The last steps involve copying your music and stuff from t

  • pilot - 3 years ago

    [HOW TO] Switch Android phones without losing your stuff
    Alex T. Jun 4, 2011
    7

    Recently I moved back to Europe after 5 years in the States and, apart from all the physical stuff that had to be packed and moved, I also had to switch phones. I had switched to Verizon and gotten the Droid X and the CDMA-only no-sim-card phone couldn't come with, so I got a Nexus S unlocked and began moving apps and stuff around. Read on past the break for a tentative guide to switching phones the right way and, if you've got suggestions, drop them in the comments below.

    Preparation:

    Before getting rid of or selling your old phone, there's a few things to do. For starters, you might have games whose progress you don't want to lose or apps whose settings you've changed quite a bit and don't want to deal with redoing. If you're rooted, you can get Titanium Backup, a nifty app that'll backup your apps including all their data. Then, you can copy the target folder that lands on SD card to your new phone and run a restore on select apps. There are a few pitfalls, however, but nothing major really: I really don't recommend running a batch backup, but rather only backup apps you want and need. Otherwise, you run the risk of replacing system apps like the dialer or others, and they don't play well on other phones, especially if you switch manufacturers.

    Also, homescreen replacements will most likely have to be redone manually, since not all widgets move over and it could cause some random freezes and app crashes. If you're going from one version of Android to the same on the same manufacturer, you might get lucky, but why try ?

    Second, I recommend cleaning up your apps a little. If you're like me you've got a bunch of them that you used for 5 minutes and never again, or some that you keep around just in case. Think of your new phone as a way to declutter your mobile experience and get rid of some of them; one way or another, it'll make setting up your new phone a lot easier (more on that later).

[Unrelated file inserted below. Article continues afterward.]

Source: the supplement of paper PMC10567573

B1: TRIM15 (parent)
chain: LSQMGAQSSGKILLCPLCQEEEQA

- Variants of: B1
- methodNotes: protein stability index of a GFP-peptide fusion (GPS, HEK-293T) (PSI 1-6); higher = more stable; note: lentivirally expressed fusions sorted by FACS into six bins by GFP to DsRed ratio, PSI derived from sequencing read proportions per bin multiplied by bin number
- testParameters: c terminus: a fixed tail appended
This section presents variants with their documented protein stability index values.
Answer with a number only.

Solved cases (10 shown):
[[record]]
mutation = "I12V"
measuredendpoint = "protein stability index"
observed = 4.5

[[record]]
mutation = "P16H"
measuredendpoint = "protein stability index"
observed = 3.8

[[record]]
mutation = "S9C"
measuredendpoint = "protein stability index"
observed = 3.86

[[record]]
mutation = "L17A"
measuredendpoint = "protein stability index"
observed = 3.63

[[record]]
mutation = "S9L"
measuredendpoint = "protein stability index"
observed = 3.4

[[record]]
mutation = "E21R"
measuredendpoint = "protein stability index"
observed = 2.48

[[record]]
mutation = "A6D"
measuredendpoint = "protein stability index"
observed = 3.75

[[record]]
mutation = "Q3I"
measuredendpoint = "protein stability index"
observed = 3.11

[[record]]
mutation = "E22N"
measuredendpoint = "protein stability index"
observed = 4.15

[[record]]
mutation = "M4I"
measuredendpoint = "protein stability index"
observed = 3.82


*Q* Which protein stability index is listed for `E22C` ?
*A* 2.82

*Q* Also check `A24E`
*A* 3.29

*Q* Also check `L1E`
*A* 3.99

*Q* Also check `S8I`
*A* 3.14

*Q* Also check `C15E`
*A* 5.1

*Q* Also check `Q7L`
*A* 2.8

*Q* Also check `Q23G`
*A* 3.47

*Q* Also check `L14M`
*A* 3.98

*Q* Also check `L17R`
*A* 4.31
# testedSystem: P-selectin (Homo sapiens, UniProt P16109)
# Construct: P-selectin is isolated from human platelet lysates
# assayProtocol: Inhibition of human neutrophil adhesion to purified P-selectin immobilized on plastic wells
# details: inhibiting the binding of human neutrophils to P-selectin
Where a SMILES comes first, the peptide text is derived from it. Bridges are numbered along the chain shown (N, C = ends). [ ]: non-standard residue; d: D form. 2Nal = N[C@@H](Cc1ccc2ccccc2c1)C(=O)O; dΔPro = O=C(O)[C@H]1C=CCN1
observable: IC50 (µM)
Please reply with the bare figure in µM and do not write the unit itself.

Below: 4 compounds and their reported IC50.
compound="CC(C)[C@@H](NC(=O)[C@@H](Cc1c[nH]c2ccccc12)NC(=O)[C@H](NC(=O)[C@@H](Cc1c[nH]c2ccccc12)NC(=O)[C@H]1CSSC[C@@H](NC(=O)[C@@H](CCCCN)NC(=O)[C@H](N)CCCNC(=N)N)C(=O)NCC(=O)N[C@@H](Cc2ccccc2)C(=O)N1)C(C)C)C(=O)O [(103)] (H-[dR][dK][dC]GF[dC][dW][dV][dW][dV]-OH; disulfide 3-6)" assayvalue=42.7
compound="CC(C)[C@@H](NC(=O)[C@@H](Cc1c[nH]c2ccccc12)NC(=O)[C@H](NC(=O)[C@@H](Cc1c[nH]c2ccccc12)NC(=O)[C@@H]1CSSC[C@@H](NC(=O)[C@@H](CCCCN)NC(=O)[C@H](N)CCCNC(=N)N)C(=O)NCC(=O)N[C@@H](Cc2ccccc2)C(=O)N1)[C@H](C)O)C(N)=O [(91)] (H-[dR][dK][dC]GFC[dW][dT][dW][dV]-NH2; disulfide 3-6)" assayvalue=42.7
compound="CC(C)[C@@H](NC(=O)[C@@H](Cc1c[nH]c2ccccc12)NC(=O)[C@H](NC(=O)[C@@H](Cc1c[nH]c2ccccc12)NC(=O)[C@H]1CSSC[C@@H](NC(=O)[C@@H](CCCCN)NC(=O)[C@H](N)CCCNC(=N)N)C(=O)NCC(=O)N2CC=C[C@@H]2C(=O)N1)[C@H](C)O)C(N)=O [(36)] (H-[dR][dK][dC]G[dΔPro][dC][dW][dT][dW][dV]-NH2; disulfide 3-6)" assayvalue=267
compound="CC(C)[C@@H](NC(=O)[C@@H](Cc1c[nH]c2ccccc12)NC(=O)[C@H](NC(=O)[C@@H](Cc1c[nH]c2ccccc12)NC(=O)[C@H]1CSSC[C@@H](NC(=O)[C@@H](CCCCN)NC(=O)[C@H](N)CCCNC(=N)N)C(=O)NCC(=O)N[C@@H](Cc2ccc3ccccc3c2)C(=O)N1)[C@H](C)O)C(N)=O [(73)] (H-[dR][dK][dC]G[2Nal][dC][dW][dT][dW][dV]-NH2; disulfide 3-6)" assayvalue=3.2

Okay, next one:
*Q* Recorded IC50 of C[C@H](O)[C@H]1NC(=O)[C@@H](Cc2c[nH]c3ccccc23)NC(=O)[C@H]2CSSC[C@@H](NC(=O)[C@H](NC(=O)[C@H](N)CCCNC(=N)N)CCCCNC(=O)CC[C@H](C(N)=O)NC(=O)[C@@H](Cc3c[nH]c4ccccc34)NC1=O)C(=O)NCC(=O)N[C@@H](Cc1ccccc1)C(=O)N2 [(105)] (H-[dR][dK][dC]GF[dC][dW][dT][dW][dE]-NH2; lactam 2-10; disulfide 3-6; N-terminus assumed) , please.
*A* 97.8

Third, get the rest of your stuff off: connect the phone to a computer or pop the micro SD into said computer via an adapter and copy your music and downloads folders and whatever else you've thrown on your phone. As a last thing, if you're attached to your text messages, there are plenty of apps to move your texts into a separate GMail tab and retrieve them on the new phone - SMS Backup+ seems most popular with AndroidPIT users (Jana gave it 5 stars in her review). I don't have experience with other things, such as call history and the like, but if you do a search on our main page, I'm sure you'll find something that suits your needs.

    Setting up your new phone

    Once all the stuff around the old phone is taken care of, you can turn on your shiny new phone and get the basics done. Go through the initial setup, get all your accounts signed in and all the other fun stuff and let it sit for a few minutes for the initial sync. Here's a neat little trick about apps. If you set up your GMail account used to sync apps, email and calendars from the beginning, all your paid and free apps start downloading immediately after the setup. If you don't want them and want a fresh start or just want to get your Titanium backup restored onto it without chugging in a ton of data, don't set it up in the initial setup (just touch the skip button) and set it up under Settings > Accounts afterwards. This means your apps won't download at all, unless you do each one manually, but they'll still show under My Apps in the Market.

    Now you can either manually install Titanium Backup and restore the old stuff once it's copied to your micro SD card or internal storage and you're rooted or start anew and just download the stuff you really need. Again, however, if you've got a VPN client setup to your liking or a game that's only half done, I recommend Titanium Backup to get the data back.

    The last steps involve copying your music and stuff from the micro SD back